Today I thought I would share an excerpt from one of my novels. Twelve Urns can be found on Amazon, Barnes & Noble, and at River Run Bookstore.
Twelve Urns Excerpt
by Kristy Gherlone
The first time Adolph saw Magdalena, he was a small child. He had been sent outside of his home to play in the cool spring air. Bundled up in the itchy wool coat and hat Mama made him wear, he sat on the steps, licking an icicle that had fallen from the house.
He heard a noise and turned to look. A woman stood in the snow outside of the house next door. He was tentative as she called to him from across the yard, holding a cookie in her hand. She was beautiful, with long, reddish blonde curls flowing down her back. Even from a distance, he could see her blue eyes. The snow reflected on them and made them appear like some of the jewels he had seen in Mama’s special box. Her dress was like none he had ever seen before. It was long to the ground, and seemingly made of shimmering gold. He could see her bare feet that peeked out the bottom, and her toenails were decorated with silver jewels. She was speaking to him. It sounded strange. He did not understand her words, but she wanted him to come closer, that much he knew. He was hungry and wanted the cookie, so he got up from the steps and walked to the edge of his yard.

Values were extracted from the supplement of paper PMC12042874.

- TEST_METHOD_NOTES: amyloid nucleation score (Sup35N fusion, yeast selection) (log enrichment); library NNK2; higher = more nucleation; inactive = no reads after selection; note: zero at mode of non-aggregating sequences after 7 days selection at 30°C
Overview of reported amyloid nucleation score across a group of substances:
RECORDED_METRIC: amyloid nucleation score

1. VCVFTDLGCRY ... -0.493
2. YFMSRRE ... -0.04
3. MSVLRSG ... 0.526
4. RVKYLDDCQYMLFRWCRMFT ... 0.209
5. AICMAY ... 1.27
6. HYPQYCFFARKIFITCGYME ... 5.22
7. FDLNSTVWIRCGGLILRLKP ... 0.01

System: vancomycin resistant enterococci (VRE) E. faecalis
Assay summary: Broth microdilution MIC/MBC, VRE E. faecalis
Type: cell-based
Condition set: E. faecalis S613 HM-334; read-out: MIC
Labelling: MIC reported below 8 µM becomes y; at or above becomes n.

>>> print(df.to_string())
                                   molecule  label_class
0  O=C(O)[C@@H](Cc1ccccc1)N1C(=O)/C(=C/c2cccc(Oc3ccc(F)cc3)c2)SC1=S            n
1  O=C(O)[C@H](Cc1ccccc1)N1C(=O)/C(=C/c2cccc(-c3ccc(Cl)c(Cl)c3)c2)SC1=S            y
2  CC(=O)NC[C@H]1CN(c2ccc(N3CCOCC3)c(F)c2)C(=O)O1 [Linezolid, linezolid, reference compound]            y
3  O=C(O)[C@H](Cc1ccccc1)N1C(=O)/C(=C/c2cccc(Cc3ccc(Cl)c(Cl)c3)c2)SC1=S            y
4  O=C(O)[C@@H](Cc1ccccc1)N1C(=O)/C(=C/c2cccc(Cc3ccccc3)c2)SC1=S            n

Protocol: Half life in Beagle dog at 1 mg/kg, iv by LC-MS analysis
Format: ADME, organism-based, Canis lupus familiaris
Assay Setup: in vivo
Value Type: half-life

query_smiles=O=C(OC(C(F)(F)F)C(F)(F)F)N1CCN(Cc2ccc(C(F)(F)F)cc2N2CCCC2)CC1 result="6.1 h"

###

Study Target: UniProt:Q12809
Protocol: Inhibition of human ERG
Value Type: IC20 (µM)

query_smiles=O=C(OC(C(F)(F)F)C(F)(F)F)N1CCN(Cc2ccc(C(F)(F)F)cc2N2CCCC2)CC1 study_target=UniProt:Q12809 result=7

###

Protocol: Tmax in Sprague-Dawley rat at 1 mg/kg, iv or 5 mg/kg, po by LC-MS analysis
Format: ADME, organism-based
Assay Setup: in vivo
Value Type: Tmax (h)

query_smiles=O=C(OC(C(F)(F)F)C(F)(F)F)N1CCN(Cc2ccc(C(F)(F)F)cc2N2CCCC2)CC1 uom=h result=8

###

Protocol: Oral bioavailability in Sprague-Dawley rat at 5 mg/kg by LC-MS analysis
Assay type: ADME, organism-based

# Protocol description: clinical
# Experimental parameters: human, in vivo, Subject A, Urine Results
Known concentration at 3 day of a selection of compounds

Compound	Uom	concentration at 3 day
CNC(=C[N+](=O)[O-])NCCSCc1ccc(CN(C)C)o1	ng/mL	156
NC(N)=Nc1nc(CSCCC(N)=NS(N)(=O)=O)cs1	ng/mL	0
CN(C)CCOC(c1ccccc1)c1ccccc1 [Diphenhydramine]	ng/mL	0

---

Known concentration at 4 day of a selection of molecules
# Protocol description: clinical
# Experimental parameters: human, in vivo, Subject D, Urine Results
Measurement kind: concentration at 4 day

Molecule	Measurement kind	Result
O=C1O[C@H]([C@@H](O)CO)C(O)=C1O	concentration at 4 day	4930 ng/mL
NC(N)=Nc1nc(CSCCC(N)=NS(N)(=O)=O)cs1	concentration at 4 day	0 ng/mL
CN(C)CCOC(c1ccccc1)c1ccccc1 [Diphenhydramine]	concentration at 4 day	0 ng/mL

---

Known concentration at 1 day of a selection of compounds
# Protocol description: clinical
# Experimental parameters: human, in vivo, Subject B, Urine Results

A dog, large and growling, ran toward her from across the icy road and bared its teeth. It wanted the cookie also. Skinny and starving, its bones were visible through tight yellow fur, and its tongue hung from its large gaping mouth, dripping with white foam. The dog was almost to her, and for a moment, he feared the cookie would be lost, but the dog, close enough to drool on her feet suddenly stopped. It yelped and began to whine, then dropped to the ground. It rolled onto its back in a submissive pose, eyes pleading and wet with sudden fear. Magdalena looked over toward Adolph to see if he was watching. A small smile played on her lips. She placed the cookie on the stairs and turned toward the dog, which was writhing at her feet, quite seemingly in pain. She uttered a few words in a strange language Adolph was not familiar with and pointed a crooked finger over the dog, swirling it around and around, as though she were stirring coffee. Its belly began to swell. Bigger and bigger it grew. Adolph’s eyes widened as he tried to get a better look. He was fascinated. The dog’s gut was so tight with pressure that the tiny hairs lining its belly jutted out like a porcupine. Blood began to trickle in small lines that looked like tiny red rivers. Magdalena extracted a shiny object from her pocket. A knife? A letter opener like Papa had on his desk? He couldn’t see it clearly. He craned his neck, but he was too far away. He wanted to see, so he went closer to watch. Magdalena bent over and suddenly jabbed the object into the lower half of the dog’s stomach. It made a whooshing sound, like air letting out of a balloon. The dog made a small guttural sound. Its face registered both surprise and fear before it fell silent as she cut it up to its neck. It was still twitching, legs kicking wildly in the air as dark red blood flowed out and stained the snow. She squatted over the dog and placed her hands within the cut. Adolph could hear its ribs cracking as she spread the dog’s body wider. He was mesmerized. She grabbed hold of something inside the dog and tugged slightly. He stepped closer still, almost to her then, but just out of reach. He felt tingly. The tiny hairs on his neck tickled him. It was frightening, but it excited him too. Magdalena stood up. She had something in her hands. Closer. Closer. He was right next to her then and could see that Magdalena held a small, squirming puppy. It was beautiful. He’d always wanted a puppy. Papa vowed that he would never have one. ‘An unnecessary burden’ he had proclaimed. She placed it in his arms, and it began to lick his face. Magdalena patted his head, her hands still wet with blood. “ Gudkinsic ”, she said. He didn’t know that word, but she was smiling at him. He carried the puppy the last few feet to her house and snatched the cookie from the stairs, quickly shoving it into his mouth. She laughed, and opened her door for him to go in. “Happy Birthday” she offered in his language. He didn’t know how she knew.